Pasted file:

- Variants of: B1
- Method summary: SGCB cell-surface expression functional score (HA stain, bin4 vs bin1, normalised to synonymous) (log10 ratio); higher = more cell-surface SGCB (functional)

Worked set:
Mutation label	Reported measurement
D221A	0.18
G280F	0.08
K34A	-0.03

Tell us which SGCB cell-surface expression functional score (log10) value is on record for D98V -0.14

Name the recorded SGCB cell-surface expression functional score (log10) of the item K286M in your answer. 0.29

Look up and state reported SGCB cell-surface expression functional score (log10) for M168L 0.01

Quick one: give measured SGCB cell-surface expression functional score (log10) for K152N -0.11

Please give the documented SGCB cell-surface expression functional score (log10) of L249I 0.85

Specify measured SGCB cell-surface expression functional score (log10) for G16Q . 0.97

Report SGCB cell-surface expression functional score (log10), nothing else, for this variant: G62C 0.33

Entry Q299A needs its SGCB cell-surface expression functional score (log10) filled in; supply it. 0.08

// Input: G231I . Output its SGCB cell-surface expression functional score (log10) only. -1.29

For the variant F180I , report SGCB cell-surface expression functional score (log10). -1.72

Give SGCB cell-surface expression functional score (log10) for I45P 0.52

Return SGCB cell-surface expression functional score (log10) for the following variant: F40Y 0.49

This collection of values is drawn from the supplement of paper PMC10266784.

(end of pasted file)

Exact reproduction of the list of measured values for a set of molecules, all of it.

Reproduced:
- Variants of: B1
- Method summary: SGCB cell-surface expression functional score (HA stain, bin4 vs bin1, normalised to synonymous) (log10 ratio); higher = more cell-surface SGCB (functional)

Worked set:
Mutation label	Reported measurement
D221A	0.18
G280F	0.08
K34A	-0.03

Tell us which SGCB cell-surface expression functional score (log10) value is on record for D98V -0.14

Name the recorded SGCB cell-surface expression functional score (log10) of the item K286M in your answer. 0.29

Look up and state reported SGCB cell-surface expression functional score (log10) for M168L 0.01

Quick one: give measured SGCB cell-surface expression functional score (log10) for K152N -0.11

Please give the documented SGCB cell-surface expression functional score (log10) of L249I 0.85

Specify measured SGCB cell-surface expression functional score (log10) for G16Q . 0.97

Report SGCB cell-surface expression functional score (log10), nothing else, for this variant: G62C 0.33

Entry Q299A needs its SGCB cell-surface expression functional score (log10) filled in; supply it. 0.08

// Input: G231I . Output its SGCB cell-surface expression functional score (log10) only. -1.29

For the variant F180I , report SGCB cell-surface expression functional score (log10). -1.72

Give SGCB cell-surface expression functional score (log10) for I45P 0.52

Return SGCB cell-surface expression functional score (log10) for the following variant: F40Y 0.49

This collection of values is drawn from the supplement of paper PMC10266784.